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Ken Blanchart and Barbara Glands did some training with three thousand front-line workers at grocery stores and retail outlets across the country. They talked about the power of words and how what you say really does make a difference in people’s lives.

A month later, Barbara said she got a call from a guy named Johnny, who was at the training. Johnny told her early on, “I’m nineteen years old. I have Downs Syndrome. I work as a bagger at a grocery store.” He said, “I went back to the store and I didn’t know how to apply your statements. I liked your talk but I didn’t know what to do with it. I went home and talked with my dad and got an idea. My dad and I sat down at the computer and everyday we come up with a statement that is affirming of people, that’s encouraging. If I can’t find one in a little quote book, I’ll make it up. We’ll type it up six different times on the computer. I print off fifty sheets and cut all of them.”

So he has three hundred of these quotes. Then, every night, Johnny signs each one of them personally. Then the next day at the grocery store he puts this stack right by where he bags the groceries. He gets everyone’s groceries bagged up. Then on the last sack he puts the quote of the day, the encouraging word, in the sack. He makes sure he looks them in the eye and says, “I put something very special for you in this sack. I hope it will brighten your day.”

He’ll take them out to their car and help them load up. Johnny does this every single day.

Barbara said after about a month she got a phone call from the manager of that grocery store. He said, “Barbara I can’t believe it. Something really amazing is beginning to happen. I was walking around the store and I noticed while we had lots of checkers at the checkout line, there was no one there but maybe one or two people. The line where Johnny was doing bagging went all the way back to the frozen food section.”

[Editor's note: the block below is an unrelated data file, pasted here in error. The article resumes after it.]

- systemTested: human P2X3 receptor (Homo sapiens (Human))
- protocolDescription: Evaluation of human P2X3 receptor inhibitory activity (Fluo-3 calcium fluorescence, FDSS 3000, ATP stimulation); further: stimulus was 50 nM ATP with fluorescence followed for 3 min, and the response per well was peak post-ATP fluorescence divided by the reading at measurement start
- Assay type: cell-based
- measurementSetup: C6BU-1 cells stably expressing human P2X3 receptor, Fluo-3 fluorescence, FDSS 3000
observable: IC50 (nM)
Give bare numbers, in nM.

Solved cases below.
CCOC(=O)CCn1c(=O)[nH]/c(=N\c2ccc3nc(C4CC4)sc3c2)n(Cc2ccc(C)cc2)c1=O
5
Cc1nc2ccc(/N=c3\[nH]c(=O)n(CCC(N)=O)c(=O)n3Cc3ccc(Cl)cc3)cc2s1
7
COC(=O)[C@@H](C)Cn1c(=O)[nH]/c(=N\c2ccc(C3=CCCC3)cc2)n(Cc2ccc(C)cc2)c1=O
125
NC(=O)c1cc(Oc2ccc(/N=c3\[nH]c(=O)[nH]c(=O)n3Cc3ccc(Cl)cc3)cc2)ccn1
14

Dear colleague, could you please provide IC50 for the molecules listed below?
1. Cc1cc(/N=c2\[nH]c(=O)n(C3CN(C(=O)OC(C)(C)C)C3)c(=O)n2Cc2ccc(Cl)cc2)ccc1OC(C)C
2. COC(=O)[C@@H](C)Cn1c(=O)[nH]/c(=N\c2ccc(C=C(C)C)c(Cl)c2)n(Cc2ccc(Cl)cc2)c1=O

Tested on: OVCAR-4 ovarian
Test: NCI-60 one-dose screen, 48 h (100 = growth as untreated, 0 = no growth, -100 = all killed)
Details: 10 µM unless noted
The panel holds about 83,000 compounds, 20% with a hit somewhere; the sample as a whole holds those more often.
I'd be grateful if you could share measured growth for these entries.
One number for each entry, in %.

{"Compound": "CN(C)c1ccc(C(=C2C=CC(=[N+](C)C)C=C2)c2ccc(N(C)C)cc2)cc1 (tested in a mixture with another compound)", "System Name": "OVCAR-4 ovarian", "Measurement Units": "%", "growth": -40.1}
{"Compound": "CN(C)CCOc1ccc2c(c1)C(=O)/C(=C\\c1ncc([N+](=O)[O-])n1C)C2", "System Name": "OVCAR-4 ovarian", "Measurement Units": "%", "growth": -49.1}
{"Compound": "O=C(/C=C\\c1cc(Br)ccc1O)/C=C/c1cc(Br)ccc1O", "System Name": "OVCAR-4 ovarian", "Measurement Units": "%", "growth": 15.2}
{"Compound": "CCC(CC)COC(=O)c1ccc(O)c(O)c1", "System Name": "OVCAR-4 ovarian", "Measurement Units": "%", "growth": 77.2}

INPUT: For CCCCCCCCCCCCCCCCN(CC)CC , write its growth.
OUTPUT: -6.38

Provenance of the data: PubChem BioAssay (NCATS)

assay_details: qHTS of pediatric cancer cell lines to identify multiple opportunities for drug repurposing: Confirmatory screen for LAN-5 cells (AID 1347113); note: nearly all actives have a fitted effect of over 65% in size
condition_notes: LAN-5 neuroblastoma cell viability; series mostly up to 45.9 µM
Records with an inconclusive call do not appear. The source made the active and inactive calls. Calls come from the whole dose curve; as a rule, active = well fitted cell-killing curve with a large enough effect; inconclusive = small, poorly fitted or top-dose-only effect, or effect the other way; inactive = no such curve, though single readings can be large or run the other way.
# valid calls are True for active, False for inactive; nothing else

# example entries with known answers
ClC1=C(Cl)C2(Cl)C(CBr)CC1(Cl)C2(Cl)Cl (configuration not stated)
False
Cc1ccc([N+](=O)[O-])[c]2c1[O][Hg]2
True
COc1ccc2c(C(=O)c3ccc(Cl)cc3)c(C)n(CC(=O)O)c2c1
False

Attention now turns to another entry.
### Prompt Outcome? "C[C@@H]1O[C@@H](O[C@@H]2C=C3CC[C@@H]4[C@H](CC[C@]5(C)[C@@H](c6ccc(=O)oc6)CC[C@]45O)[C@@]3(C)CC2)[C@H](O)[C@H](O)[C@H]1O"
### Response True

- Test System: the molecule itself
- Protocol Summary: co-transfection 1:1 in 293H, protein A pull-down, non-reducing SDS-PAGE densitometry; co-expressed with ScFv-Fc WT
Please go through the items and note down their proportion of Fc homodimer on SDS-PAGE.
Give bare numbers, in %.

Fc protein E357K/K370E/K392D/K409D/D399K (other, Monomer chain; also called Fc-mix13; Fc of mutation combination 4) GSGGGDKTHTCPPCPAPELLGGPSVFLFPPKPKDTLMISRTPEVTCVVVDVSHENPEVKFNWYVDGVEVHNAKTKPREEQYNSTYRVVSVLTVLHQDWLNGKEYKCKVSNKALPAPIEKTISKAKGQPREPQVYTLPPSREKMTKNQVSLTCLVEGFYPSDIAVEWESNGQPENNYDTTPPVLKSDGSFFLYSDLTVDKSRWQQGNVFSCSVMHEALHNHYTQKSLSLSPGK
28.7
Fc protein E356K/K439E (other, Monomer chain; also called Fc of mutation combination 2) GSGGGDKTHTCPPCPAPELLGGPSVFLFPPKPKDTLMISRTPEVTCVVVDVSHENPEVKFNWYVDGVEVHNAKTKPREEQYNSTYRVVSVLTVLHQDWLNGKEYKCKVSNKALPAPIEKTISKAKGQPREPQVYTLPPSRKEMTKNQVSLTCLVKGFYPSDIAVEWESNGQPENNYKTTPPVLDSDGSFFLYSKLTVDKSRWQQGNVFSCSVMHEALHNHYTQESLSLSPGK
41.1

He said, “I would tell them over the intercom that there were other lines you could move over to. We would walk down the line and tell people there were other lines open. People would just look at us and say, ‘No, we’ll wait because we want Johnny’s encouraging word for the day.’

One woman came by and grabbed the supervisor. She said, ‘I used to only come to the grocery store once a week or once every other week. Now I come by almost every day. I buy something just so I can get Johnny’s encouraging word for the day.’”

About a month later, the store manager called Barbara and said, “It’s changing our entire culture of our store. Even in the floral department when a flower was broken they used to just throw it away. Now they walk out into the lines, on their own initiative, they pin it onto elderly women or young girls. They brighten their day.”


There are a lot of people at that grocery store but the most important person is Johnny, the bagger. He’s speaking words of life and words of life can change a culture. If it can happen at a grocery store it can happen in a church.

This is a place where we should speak words of life to one another.